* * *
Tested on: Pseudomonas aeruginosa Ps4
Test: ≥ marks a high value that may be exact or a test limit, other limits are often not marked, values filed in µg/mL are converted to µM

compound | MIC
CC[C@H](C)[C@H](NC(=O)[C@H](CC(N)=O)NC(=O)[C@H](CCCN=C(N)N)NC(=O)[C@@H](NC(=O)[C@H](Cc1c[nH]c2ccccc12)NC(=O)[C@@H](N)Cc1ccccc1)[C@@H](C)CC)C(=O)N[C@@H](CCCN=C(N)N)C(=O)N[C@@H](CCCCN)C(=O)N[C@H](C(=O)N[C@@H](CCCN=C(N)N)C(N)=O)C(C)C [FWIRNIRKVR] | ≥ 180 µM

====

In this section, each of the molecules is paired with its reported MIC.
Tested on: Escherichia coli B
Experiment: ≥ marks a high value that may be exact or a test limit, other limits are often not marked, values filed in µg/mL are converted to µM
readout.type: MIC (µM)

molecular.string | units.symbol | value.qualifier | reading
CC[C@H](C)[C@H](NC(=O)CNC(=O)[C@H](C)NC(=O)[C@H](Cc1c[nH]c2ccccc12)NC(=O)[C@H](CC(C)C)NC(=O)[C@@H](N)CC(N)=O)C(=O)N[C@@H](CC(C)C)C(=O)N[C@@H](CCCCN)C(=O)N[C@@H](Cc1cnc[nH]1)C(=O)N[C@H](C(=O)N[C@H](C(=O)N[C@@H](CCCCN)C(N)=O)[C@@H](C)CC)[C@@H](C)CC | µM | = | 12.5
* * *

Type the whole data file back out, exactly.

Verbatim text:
Tested on: Pseudomonas aeruginosa Ps4
Test: ≥ marks a high value that may be exact or a test limit, other limits are often not marked, values filed in µg/mL are converted to µM

compound | MIC
CC[C@H](C)[C@H](NC(=O)[C@H](CC(N)=O)NC(=O)[C@H](CCCN=C(N)N)NC(=O)[C@@H](NC(=O)[C@H](Cc1c[nH]c2ccccc12)NC(=O)[C@@H](N)Cc1ccccc1)[C@@H](C)CC)C(=O)N[C@@H](CCCN=C(N)N)C(=O)N[C@@H](CCCCN)C(=O)N[C@H](C(=O)N[C@@H](CCCN=C(N)N)C(N)=O)C(C)C [FWIRNIRKVR] | ≥ 180 µM

====

In this section, each of the molecules is paired with its reported MIC.
Tested on: Escherichia coli B
Experiment: ≥ marks a high value that may be exact or a test limit, other limits are often not marked, values filed in µg/mL are converted to µM
readout.type: MIC (µM)

molecular.string | units.symbol | value.qualifier | reading
CC[C@H](C)[C@H](NC(=O)CNC(=O)[C@H](C)NC(=O)[C@H](Cc1c[nH]c2ccccc12)NC(=O)[C@H](CC(C)C)NC(=O)[C@@H](N)CC(N)=O)C(=O)N[C@@H](CC(C)C)C(=O)N[C@@H](CCCCN)C(=O)N[C@@H](Cc1cnc[nH]1)C(=O)N[C@H](C(=O)N[C@H](C(=O)N[C@@H](CCCCN)C(N)=O)[C@@H](C)CC)[C@@H](C)CC | µM | = | 12.5